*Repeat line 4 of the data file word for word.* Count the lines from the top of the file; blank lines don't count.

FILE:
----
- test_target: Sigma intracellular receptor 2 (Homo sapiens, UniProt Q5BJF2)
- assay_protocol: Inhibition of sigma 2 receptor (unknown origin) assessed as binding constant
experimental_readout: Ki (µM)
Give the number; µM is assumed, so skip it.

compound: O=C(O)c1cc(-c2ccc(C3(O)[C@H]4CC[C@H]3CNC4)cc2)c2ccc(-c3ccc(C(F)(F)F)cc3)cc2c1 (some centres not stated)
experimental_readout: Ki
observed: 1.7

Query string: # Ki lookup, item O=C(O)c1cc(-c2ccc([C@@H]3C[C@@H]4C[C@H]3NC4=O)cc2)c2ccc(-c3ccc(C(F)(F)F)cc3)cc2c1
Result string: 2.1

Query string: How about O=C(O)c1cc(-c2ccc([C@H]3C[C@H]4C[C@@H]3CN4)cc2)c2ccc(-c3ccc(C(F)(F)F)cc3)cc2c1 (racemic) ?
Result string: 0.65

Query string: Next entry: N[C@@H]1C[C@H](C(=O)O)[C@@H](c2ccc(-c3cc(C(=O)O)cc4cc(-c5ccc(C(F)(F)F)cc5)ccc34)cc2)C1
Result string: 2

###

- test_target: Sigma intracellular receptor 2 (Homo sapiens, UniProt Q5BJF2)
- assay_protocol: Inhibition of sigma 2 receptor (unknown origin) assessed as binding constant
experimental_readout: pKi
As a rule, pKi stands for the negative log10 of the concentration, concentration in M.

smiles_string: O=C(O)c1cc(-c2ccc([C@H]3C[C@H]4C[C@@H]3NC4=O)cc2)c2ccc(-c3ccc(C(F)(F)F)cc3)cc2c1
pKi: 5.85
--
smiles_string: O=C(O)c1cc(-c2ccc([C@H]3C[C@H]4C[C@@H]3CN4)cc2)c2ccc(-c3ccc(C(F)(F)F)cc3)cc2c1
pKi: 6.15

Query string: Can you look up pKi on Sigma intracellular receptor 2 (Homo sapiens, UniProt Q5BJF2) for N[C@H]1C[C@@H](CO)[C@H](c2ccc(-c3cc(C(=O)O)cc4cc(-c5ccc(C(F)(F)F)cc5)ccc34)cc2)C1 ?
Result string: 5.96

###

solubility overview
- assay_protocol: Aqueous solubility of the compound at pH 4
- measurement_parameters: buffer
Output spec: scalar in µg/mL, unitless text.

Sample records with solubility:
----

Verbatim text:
Give the number; µM is assumed, so skip it.